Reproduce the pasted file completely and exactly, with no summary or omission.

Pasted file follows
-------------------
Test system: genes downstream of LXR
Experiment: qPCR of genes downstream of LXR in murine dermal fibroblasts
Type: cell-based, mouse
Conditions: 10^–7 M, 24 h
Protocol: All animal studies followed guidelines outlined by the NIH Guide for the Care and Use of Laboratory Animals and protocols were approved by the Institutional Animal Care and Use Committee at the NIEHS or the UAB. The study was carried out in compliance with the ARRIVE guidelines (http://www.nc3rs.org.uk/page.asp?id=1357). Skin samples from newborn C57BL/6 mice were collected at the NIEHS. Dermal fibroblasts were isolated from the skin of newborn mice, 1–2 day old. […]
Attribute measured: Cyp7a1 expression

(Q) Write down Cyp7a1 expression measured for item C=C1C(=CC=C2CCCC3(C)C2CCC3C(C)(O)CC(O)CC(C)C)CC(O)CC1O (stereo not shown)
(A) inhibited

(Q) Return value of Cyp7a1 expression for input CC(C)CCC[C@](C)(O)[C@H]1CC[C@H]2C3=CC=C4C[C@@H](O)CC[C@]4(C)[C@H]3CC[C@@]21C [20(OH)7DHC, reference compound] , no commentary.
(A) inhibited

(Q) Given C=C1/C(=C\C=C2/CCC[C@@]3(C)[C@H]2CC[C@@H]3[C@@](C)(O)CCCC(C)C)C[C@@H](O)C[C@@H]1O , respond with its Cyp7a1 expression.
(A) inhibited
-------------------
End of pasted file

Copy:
Test system: genes downstream of LXR
Experiment: qPCR of genes downstream of LXR in murine dermal fibroblasts
Type: cell-based, mouse
Conditions: 10^–7 M, 24 h
Protocol: All animal studies followed guidelines outlined by the NIH Guide for the Care and Use of Laboratory Animals and protocols were approved by the Institutional Animal Care and Use Committee at the NIEHS or the UAB. The study was carried out in compliance with the ARRIVE guidelines (http://www.nc3rs.org.uk/page.asp?id=1357). Skin samples from newborn C57BL/6 mice were collected at the NIEHS. Dermal fibroblasts were isolated from the skin of newborn mice, 1–2 day old. […]
Attribute measured: Cyp7a1 expression

(Q) Write down Cyp7a1 expression measured for item C=C1C(=CC=C2CCCC3(C)C2CCC3C(C)(O)CC(O)CC(C)C)CC(O)CC1O (stereo not shown)
(A) inhibited

(Q) Return value of Cyp7a1 expression for input CC(C)CCC[C@](C)(O)[C@H]1CC[C@H]2C3=CC=C4C[C@@H](O)CC[C@]4(C)[C@H]3CC[C@@]21C [20(OH)7DHC, reference compound] , no commentary.
(A) inhibited

(Q) Given C=C1/C(=C\C=C2/CCC[C@@]3(C)[C@H]2CC[C@@H]3[C@@](C)(O)CCCC(C)C)C[C@@H](O)C[C@@H]1O , respond with its Cyp7a1 expression.
(A) inhibited